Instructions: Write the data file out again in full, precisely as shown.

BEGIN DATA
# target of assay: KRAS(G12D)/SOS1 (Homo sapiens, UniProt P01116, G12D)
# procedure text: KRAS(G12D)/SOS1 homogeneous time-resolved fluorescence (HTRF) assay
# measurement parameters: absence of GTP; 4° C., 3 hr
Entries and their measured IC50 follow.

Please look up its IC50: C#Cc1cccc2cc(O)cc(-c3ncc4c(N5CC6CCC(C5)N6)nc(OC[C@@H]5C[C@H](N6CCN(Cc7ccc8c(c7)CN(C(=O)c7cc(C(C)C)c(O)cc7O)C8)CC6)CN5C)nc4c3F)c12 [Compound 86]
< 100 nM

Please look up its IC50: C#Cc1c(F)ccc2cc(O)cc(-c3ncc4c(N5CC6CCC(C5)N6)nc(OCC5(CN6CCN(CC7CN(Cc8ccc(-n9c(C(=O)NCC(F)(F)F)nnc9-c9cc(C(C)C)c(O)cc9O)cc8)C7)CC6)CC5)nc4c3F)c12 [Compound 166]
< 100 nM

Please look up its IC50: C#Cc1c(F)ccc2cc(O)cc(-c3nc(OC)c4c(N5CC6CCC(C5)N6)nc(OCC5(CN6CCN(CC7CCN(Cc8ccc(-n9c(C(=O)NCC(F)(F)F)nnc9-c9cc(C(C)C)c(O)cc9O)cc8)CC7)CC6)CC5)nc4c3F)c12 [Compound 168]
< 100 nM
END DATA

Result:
# target of assay: KRAS(G12D)/SOS1 (Homo sapiens, UniProt P01116, G12D)
# procedure text: KRAS(G12D)/SOS1 homogeneous time-resolved fluorescence (HTRF) assay
# measurement parameters: absence of GTP; 4° C., 3 hr
Entries and their measured IC50 follow.

Please look up its IC50: C#Cc1cccc2cc(O)cc(-c3ncc4c(N5CC6CCC(C5)N6)nc(OC[C@@H]5C[C@H](N6CCN(Cc7ccc8c(c7)CN(C(=O)c7cc(C(C)C)c(O)cc7O)C8)CC6)CN5C)nc4c3F)c12 [Compound 86]
< 100 nM

Please look up its IC50: C#Cc1c(F)ccc2cc(O)cc(-c3ncc4c(N5CC6CCC(C5)N6)nc(OCC5(CN6CCN(CC7CN(Cc8ccc(-n9c(C(=O)NCC(F)(F)F)nnc9-c9cc(C(C)C)c(O)cc9O)cc8)C7)CC6)CC5)nc4c3F)c12 [Compound 166]
< 100 nM

Please look up its IC50: C#Cc1c(F)ccc2cc(O)cc(-c3nc(OC)c4c(N5CC6CCC(C5)N6)nc(OCC5(CN6CCN(CC7CCN(Cc8ccc(-n9c(C(=O)NCC(F)(F)F)nnc9-c9cc(C(C)C)c(O)cc9O)cc8)CC7)CC6)CC5)nc4c3F)c12 [Compound 168]
< 100 nM